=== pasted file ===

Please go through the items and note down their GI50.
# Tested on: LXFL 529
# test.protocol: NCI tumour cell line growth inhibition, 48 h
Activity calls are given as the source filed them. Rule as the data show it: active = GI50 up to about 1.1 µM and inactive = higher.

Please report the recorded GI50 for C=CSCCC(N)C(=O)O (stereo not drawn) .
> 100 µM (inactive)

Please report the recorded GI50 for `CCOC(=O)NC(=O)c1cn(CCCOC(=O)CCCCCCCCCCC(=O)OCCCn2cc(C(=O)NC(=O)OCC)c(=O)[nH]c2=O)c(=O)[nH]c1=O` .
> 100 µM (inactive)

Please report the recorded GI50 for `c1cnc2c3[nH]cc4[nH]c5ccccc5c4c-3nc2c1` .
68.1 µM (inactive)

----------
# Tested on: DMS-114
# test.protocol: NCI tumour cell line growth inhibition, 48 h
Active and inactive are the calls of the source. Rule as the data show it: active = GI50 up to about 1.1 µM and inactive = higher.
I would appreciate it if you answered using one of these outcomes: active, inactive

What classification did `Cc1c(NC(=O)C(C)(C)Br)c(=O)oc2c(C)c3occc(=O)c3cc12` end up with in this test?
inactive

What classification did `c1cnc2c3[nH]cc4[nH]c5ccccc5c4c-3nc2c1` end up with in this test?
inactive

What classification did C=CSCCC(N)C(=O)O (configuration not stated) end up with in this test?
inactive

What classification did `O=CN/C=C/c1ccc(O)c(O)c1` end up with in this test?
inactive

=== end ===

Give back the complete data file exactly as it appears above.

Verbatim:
Please go through the items and note down their GI50.
# Tested on: LXFL 529
# test.protocol: NCI tumour cell line growth inhibition, 48 h
Activity calls are given as the source filed them. Rule as the data show it: active = GI50 up to about 1.1 µM and inactive = higher.

Please report the recorded GI50 for C=CSCCC(N)C(=O)O (stereo not drawn) .
> 100 µM (inactive)

Please report the recorded GI50 for `CCOC(=O)NC(=O)c1cn(CCCOC(=O)CCCCCCCCCCC(=O)OCCCn2cc(C(=O)NC(=O)OCC)c(=O)[nH]c2=O)c(=O)[nH]c1=O` .
> 100 µM (inactive)

Please report the recorded GI50 for `c1cnc2c3[nH]cc4[nH]c5ccccc5c4c-3nc2c1` .
68.1 µM (inactive)

----------
# Tested on: DMS-114
# test.protocol: NCI tumour cell line growth inhibition, 48 h
Active and inactive are the calls of the source. Rule as the data show it: active = GI50 up to about 1.1 µM and inactive = higher.
I would appreciate it if you answered using one of these outcomes: active, inactive

What classification did `Cc1c(NC(=O)C(C)(C)Br)c(=O)oc2c(C)c3occc(=O)c3cc12` end up with in this test?
inactive

What classification did `c1cnc2c3[nH]cc4[nH]c5ccccc5c4c-3nc2c1` end up with in this test?
inactive

What classification did C=CSCCC(N)C(=O)O (configuration not stated) end up with in this test?
inactive

What classification did `O=CN/C=C/c1ccc(O)c(O)c1` end up with in this test?
inactive